The bondholder treatment at the heart of the Petropavlovsk brawl
The battle for control of Petropavlovsk has been raging since the board and management were unexpectedly voted out at the AGM in June. But only now has it become clear the role a conversion of bonds may have played. At issue are allegations of unequal bondholder treatment.
For much of the year, the mining community has been entranced by a boardroom battle at London-listed Russian gold mining company Petropavlovsk, a clash that has involved the ousting of the founders, court disputes, a complaint to the Takeover Panel of the London Stock Exchange, the departure of auditors and the sight of a temporary CEO breaking into his own offices in Moscow.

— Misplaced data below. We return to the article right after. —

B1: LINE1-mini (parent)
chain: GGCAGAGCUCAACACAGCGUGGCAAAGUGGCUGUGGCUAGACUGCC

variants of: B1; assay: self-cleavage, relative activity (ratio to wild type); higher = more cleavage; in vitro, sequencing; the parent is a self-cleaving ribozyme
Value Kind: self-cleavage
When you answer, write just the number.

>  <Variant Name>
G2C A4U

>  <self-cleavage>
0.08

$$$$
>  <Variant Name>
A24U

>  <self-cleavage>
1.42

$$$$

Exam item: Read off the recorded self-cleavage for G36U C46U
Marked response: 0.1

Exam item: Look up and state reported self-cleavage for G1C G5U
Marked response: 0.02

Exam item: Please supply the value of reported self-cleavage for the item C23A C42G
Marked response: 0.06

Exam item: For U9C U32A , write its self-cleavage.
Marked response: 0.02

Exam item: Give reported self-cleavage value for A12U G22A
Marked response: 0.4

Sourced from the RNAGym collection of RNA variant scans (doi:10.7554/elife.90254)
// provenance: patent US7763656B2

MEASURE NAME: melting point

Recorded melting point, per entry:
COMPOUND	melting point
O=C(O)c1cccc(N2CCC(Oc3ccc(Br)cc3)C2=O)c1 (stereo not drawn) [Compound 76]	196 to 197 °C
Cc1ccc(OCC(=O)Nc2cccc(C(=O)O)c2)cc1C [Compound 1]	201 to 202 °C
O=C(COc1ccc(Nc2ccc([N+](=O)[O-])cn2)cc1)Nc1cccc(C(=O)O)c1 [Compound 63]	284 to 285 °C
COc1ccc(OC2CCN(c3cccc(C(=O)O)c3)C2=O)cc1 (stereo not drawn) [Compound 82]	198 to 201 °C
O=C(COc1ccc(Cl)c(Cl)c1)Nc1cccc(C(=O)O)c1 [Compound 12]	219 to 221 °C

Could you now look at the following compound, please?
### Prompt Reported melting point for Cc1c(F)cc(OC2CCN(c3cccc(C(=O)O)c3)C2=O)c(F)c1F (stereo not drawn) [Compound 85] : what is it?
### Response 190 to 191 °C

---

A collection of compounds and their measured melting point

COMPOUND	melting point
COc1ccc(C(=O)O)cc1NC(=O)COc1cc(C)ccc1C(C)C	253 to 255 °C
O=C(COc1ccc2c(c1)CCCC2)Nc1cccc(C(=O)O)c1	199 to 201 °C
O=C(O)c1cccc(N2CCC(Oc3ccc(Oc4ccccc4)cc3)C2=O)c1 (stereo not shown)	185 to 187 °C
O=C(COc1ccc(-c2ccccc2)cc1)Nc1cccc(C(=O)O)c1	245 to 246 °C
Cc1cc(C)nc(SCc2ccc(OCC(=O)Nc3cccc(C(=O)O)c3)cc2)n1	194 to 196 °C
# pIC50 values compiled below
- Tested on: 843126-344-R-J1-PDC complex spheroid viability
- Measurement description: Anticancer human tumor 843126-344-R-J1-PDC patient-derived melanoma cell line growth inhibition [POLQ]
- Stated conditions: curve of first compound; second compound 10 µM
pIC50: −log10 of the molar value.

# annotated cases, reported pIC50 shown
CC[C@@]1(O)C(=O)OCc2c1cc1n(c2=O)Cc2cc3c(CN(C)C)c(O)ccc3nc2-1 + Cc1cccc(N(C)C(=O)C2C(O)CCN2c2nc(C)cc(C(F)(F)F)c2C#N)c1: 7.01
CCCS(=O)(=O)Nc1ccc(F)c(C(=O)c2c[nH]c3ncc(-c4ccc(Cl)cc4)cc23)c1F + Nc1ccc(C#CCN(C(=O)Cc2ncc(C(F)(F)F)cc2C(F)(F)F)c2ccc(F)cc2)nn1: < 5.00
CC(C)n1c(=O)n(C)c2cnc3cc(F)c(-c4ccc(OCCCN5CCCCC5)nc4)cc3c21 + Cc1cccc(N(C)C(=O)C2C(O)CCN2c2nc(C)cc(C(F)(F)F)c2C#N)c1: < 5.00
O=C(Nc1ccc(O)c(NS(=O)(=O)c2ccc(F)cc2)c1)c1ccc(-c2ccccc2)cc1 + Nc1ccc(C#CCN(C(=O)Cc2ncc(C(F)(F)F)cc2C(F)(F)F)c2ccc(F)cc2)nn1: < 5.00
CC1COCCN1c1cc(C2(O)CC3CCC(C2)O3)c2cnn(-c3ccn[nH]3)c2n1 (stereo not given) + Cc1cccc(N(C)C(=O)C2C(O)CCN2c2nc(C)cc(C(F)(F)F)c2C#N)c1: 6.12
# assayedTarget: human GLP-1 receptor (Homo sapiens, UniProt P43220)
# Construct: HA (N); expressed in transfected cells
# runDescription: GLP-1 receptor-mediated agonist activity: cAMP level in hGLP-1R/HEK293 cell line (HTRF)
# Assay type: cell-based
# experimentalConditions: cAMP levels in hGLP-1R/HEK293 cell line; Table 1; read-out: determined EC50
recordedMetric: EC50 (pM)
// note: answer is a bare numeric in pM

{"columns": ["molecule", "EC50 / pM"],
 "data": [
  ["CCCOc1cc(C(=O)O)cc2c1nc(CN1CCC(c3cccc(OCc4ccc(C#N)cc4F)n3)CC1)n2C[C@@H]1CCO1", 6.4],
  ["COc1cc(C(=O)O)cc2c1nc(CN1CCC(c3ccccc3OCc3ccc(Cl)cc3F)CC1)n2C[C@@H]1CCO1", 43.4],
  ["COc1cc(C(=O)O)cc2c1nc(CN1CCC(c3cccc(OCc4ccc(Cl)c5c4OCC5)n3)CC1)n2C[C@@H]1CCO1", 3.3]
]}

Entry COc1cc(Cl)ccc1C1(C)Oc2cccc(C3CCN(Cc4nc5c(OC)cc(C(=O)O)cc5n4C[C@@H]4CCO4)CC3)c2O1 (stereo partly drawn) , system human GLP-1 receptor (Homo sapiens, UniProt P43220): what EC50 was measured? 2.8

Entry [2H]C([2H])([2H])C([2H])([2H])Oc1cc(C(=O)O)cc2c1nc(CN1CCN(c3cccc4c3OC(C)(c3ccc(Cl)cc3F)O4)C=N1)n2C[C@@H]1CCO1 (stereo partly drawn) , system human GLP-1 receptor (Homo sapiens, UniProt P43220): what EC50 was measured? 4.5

It has now emerged that one of the key points of contention is a question about the treatment of convertible bondholders, a matter that may have impacted the question of control of the company and its assets. The allegations have come to light through witness statements seen by Euromoney in a separate interim relief claim before an employment tribunal.
First, the background.
Petropavlovsk was founded as Peter Hambro Mining in 1994 by Hambro himself and Pavel Maslovskiy.
It owns assets in the Russian Far East, specifically Amur Oblast, which borders China to the north of Heilongjiang.
It was listed on the Alternative Investment Market in 2002, then the main board of the London Stock Exchange in April 2009, changing its name to Petropavlovsk PLC in September that year.